Tuesday, September 09, 2014

Pure Volatility: A Measure of Stock Market Efficiency

The recent post took a look at a research-based measure I constructed for assessing buying and selling pressure in the stock market.  A different--and equally challenging--project has been the creation of a new measure of stock market volatility.  Across most time periods I've investigated, the volatility of SPY has been very highly correlated with the volume of trading--generally by .80 or higher.  For all practical purposes, the two are the same measure.

What I wanted to do is construct a volatility measure that is independent of volume.  This measure of what I call Pure Volatility represents the movement in the market per volume unit.  A high Pure Volatility market moves more for a given amount of volume than a low Pure Vol market.  If you click on the above chart, you'll see that zero represents average Pure Vol; values above and below represent high and low Pure Volatility.

Thus far in 2014, near term returns in SPY have been superior following high daily readings in Pure Volatility.  When daily Pure Vol has been in its highest quartile, the next day in SPY has averaged a gain of .14%.  Across all other quartiles, the next day in SPY has averaged a gain of only .01%.  Over longer time frames, the effect is even greater.  

What this suggests is that high Pure Volatility has tended to be associated with price momentum to the upside (high volatility strength leading to further strength) and reversal to the downside (high volatility weakness leading to rebound strength).  Backtests have been particularly promising when the Pure Volatility measure is combined with the measures of buying and selling pressure described in the previous post.  In particular, high buying pressure accompanied by high volatility has been associated with superior upside follow-through in SPY.  Odds for near-term reversals are higher when price strength is accompanied by low Pure Vol.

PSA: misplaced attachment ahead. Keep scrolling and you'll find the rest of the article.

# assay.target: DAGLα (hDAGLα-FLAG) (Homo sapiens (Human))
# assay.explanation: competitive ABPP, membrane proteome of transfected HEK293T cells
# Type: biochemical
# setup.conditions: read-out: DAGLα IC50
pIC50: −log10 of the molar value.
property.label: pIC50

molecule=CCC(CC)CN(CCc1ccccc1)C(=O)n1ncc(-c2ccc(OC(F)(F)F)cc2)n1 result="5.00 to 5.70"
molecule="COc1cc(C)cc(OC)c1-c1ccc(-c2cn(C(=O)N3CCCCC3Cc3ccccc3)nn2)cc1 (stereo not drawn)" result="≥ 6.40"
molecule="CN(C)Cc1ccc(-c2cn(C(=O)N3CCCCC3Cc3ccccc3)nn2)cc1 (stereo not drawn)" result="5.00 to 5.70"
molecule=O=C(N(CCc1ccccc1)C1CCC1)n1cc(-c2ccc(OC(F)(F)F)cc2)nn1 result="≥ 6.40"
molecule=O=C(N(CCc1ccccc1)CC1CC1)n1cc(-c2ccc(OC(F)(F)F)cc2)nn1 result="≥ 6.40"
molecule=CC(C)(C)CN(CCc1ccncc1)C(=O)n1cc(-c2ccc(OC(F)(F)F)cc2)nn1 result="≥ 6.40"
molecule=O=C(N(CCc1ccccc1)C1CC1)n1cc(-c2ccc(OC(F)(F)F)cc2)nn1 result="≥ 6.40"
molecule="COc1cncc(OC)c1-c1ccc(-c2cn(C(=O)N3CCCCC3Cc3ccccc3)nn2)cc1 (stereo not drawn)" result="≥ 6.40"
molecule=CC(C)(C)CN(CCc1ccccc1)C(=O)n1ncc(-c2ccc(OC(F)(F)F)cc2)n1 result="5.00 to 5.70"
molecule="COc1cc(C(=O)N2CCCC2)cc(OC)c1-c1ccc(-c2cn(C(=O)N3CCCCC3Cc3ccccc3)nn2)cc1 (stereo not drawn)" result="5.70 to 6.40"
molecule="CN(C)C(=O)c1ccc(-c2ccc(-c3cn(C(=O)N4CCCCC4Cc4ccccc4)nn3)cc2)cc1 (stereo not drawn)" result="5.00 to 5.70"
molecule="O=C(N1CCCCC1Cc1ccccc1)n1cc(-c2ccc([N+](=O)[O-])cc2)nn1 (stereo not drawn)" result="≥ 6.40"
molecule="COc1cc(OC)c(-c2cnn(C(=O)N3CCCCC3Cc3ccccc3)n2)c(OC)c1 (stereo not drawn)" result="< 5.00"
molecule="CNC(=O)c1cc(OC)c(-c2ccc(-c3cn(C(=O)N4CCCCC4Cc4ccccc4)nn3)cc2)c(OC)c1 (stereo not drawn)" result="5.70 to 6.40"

Markets with high Pure Volatility are relatively efficient, in that they move a great deal per unit of volume input.  Low Pure Volatility markets are inefficient:  they move little for a given amount of volume.  The tracking of waxing and waning market efficiency and inefficiency ends up being helpful in identifying intermediate-term turning points in the market--a topic I will address in a future post.

Further Reading:  The Volatility of Volatility and What It Means